I have to applaud the representation in ‘Highway Bodies’ it helps raise awareness and give a voice to minority groups. I’m enjoy experiencing a world through the eyes of someone other than a straight white cis-gendered protagonist.

I liken this to Mindy McGinnis ‘Not a Drop to Drink’ it has the same level of brutality, a survival story – and as such is mostly predictable. You want the protagonists to stay alive and make it to the end of the novel; but the journey there has many unexpected turns. ‘Highway Bodies’ is one of my most favourite zombie apocalypse reads to date. And I can’t recommend this enough.

Just some trigger warnings for younger readers for assault, violence, gore, murder, and you know general zombiness.

Overall feeling: Aussie Awesomeness!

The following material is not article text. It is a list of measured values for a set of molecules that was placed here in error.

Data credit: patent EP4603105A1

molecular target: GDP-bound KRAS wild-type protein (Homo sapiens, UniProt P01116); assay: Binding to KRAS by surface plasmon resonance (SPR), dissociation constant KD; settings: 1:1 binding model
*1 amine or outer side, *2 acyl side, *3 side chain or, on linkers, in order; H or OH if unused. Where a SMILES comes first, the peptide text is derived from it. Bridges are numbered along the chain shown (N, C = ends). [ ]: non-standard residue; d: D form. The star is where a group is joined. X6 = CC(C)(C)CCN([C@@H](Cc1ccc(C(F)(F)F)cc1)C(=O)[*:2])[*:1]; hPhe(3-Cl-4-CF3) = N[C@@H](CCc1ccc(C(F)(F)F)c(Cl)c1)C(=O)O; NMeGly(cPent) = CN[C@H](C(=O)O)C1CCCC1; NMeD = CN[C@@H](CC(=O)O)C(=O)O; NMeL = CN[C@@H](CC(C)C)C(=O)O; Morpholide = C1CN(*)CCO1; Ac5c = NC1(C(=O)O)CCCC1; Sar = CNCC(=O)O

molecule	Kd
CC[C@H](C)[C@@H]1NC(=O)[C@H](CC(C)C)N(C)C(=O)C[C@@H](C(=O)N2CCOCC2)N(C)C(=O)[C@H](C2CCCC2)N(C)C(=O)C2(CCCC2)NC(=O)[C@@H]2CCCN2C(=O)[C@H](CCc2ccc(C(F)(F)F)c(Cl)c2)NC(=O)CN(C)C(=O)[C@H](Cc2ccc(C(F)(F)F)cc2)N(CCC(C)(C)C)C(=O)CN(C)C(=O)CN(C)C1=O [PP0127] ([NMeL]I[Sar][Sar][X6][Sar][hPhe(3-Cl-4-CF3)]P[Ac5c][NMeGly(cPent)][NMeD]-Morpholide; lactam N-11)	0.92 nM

Highway Bodies Book Review Pic 03 by Casey Carlisle

Highway Bodies Book Review Pic 04 by Casey Carlisle

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© Casey Carlisle 2020. Unauthorized use and/or duplication of this material without express and written permission from this blog’s author and/or owner is strictly prohibited. Excerpts and links may be used, provided that full and clear credit is given to Casey Carlisle with appropriate and specific direction to the original content.

Book Review – ‘Wreck’ by Fleur Ferris

Uncovering secrets is a dangerous job.

Wreck Book Review Pic 01 by Casey CarlisleGenre: Y/A, Mystery, Thriller

No. of pages: 288

From Goodreads:

Tamara Bennett is going to be the first journalist to strictly report only good news. Finished with high school, Tamara is ready to say goodbye to her sleepy little town and part-time job at the local paper. O-weeks awaits, which means parties, cute boys and settling into student res with her best friend Relle. Things take an unexpected turn, however, when she arrives home to find her house ransacked and her life in danger. What is this mysterious note? And why does it mean so much to one of Australia’s most powerful media moguls? Caught between a bitter rivalry and dangerous family secret, who can Tamara trust? Or should she trust herself?